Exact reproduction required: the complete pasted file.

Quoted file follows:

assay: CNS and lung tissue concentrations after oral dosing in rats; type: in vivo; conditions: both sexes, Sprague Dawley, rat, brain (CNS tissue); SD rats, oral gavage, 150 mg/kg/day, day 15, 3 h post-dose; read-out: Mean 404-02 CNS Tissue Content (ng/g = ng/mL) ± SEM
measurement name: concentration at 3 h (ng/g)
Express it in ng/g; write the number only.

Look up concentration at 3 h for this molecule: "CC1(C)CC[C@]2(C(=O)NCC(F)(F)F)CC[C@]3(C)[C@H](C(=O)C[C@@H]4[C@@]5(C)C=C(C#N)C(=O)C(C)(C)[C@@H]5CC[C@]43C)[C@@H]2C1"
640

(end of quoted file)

assay: CNS and lung tissue concentrations after oral dosing in rats; type: in vivo; conditions: both sexes, Sprague Dawley, rat, brain (CNS tissue); SD rats, oral gavage, 150 mg/kg/day, day 15, 3 h post-dose; read-out: Mean 404-02 CNS Tissue Content (ng/g = ng/mL) ± SEM
measurement name: concentration at 3 h (ng/g)
Express it in ng/g; write the number only.

Look up concentration at 3 h for this molecule: "CC1(C)CC[C@]2(C(=O)NCC(F)(F)F)CC[C@]3(C)[C@H](C(=O)C[C@@H]4[C@@]5(C)C=C(C#N)C(=O)C(C)(C)[C@@H]5CC[C@]43C)[C@@H]2C1"
640